Everything in its Right Place
‘Powerful and urgent. Crackling with energy and wit, a dark joyride of a read, its danger and beauty announcing a roaring new talent.’—Roger Averill
‘Equal parts harrowing coming-of-age story and paean to the joys of a misspent youth, Everything in its Right Place is a heartbreaking, lyrical love letter to overcoming trauma.’—Liam Pieper
Coburg, Melbourne. Ford McCullen is growing up with his mother Deidre and his Pop and Noonie in ‘The Compound’, a pair of units in the shadow of Pentridge prison. His father, Robert, has left them to live in the bush with his new male partner. Nobody is coping.
When Ford’s paternal grandmother Queenie’s good fortune allows him to attend a prestigious Catholic private school on the other side of the river and to learn the violin, Ford finds himself balancing separate identities. At school he sees himself being moulded into an image that is not his own, something at odds with the rough and tumble of his beloved north.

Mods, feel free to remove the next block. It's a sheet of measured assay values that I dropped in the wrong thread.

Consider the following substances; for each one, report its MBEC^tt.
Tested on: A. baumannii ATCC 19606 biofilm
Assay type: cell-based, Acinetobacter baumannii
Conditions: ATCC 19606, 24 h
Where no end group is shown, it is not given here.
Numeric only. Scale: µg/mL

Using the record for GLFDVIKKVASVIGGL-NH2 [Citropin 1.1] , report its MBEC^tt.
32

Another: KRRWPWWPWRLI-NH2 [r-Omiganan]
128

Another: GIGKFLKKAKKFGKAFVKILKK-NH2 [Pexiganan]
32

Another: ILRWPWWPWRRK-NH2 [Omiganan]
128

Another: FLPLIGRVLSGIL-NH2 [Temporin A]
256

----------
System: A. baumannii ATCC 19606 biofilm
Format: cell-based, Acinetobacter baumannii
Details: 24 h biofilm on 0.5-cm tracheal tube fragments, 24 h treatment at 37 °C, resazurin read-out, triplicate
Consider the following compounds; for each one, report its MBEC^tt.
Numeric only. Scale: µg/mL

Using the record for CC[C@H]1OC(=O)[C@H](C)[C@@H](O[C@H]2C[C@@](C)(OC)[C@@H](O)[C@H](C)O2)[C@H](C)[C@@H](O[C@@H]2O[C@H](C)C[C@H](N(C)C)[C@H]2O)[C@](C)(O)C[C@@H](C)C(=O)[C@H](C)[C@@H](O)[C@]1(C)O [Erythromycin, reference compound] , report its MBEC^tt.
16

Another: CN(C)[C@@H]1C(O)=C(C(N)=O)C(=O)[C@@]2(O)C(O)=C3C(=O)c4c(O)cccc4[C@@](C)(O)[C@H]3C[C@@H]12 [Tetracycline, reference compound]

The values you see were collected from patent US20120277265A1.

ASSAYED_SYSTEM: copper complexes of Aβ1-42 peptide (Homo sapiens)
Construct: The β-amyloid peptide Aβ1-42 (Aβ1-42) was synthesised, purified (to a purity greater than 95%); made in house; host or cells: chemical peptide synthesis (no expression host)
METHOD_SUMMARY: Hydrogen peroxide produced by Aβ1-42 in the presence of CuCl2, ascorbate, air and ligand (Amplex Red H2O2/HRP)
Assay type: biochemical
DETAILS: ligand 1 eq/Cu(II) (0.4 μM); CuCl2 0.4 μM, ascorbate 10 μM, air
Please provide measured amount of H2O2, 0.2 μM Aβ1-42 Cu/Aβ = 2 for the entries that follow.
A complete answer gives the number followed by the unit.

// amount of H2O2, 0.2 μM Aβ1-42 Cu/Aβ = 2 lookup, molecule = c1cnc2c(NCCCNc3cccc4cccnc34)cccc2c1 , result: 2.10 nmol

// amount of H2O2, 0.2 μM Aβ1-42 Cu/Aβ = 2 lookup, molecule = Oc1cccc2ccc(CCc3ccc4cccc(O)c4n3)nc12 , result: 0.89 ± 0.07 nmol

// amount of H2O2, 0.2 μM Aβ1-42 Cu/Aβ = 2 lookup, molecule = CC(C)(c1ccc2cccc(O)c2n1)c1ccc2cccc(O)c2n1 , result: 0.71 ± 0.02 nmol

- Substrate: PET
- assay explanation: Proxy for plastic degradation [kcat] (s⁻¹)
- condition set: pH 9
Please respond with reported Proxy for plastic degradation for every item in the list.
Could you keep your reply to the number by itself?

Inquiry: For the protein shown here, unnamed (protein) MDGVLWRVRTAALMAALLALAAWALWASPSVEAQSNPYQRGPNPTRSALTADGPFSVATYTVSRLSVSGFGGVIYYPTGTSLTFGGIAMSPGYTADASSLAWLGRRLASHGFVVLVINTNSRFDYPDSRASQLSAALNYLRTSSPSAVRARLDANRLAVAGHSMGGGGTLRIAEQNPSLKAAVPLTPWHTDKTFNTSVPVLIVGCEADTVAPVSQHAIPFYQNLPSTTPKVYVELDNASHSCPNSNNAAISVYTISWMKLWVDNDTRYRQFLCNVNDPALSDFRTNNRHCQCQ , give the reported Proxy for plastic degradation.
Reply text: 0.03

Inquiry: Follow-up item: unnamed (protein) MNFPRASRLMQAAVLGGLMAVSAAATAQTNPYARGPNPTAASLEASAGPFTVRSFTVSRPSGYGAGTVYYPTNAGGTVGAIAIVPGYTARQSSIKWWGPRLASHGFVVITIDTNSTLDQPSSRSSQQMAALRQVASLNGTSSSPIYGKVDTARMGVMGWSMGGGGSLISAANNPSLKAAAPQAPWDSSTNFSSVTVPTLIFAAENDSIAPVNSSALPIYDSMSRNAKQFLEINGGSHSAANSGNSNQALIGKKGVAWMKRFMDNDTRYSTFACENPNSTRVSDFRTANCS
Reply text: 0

Crumbling under the weight of his family’s expectations and realising that he just might be the only adult amongst them, Ford embarks on a quest for meaning while navigating the uncomfortable realities of his father’s life, his mother’s ongoing crisis, and the pillars of football and religion, delving ever deeper into a fraught search for the source of the ‘McCullen curse’.
Everything in its Right Place tackles themes of class, love and sexuality with humour, truth and grit. It is a story of the legacies and dilemmas that families bring, of how we all must find our own way, astonishingly told.
Everything in its Right Place by Tobias McCorkell
Transit Lounge, 1 October 2020
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